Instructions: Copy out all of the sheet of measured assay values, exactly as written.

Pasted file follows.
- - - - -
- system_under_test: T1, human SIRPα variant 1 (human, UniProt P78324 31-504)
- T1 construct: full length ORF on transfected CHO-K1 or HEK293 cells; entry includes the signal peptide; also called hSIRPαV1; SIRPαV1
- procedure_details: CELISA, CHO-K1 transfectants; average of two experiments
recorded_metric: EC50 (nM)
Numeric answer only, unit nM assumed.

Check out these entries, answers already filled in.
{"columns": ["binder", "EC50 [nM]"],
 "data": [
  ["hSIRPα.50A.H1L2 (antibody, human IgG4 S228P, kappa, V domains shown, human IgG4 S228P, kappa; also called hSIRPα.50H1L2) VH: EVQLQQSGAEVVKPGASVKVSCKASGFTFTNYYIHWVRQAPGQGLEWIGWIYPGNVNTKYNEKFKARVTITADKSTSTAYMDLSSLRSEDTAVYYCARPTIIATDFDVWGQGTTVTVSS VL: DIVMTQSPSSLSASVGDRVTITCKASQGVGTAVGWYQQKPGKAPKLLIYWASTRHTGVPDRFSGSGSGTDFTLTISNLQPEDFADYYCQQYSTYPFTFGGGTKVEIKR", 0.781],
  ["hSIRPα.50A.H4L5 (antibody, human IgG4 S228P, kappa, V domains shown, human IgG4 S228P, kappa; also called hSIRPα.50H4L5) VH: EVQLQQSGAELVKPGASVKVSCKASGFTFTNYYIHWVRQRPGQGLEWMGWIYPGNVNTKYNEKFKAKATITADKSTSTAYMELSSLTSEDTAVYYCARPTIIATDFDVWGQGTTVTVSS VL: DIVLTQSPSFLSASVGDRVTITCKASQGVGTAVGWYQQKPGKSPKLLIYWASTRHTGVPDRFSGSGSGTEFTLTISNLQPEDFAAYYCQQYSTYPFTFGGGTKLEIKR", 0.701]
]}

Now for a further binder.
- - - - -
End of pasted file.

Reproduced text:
- system_under_test: T1, human SIRPα variant 1 (human, UniProt P78324 31-504)
- T1 construct: full length ORF on transfected CHO-K1 or HEK293 cells; entry includes the signal peptide; also called hSIRPαV1; SIRPαV1
- procedure_details: CELISA, CHO-K1 transfectants; average of two experiments
recorded_metric: EC50 (nM)
Numeric answer only, unit nM assumed.

Check out these entries, answers already filled in.
{"columns": ["binder", "EC50 [nM]"],
 "data": [
  ["hSIRPα.50A.H1L2 (antibody, human IgG4 S228P, kappa, V domains shown, human IgG4 S228P, kappa; also called hSIRPα.50H1L2) VH: EVQLQQSGAEVVKPGASVKVSCKASGFTFTNYYIHWVRQAPGQGLEWIGWIYPGNVNTKYNEKFKARVTITADKSTSTAYMDLSSLRSEDTAVYYCARPTIIATDFDVWGQGTTVTVSS VL: DIVMTQSPSSLSASVGDRVTITCKASQGVGTAVGWYQQKPGKAPKLLIYWASTRHTGVPDRFSGSGSGTDFTLTISNLQPEDFADYYCQQYSTYPFTFGGGTKVEIKR", 0.781],
  ["hSIRPα.50A.H4L5 (antibody, human IgG4 S228P, kappa, V domains shown, human IgG4 S228P, kappa; also called hSIRPα.50H4L5) VH: EVQLQQSGAELVKPGASVKVSCKASGFTFTNYYIHWVRQRPGQGLEWMGWIYPGNVNTKYNEKFKAKATITADKSTSTAYMELSSLTSEDTAVYYCARPTIIATDFDVWGQGTTVTVSS VL: DIVLTQSPSFLSASVGDRVTITCKASQGVGTAVGWYQQKPGKSPKLLIYWASTRHTGVPDRFSGSGSGTEFTLTISNLQPEDFAAYYCQQYSTYPFTFGGGTKLEIKR", 0.701]
]}

Now for a further binder.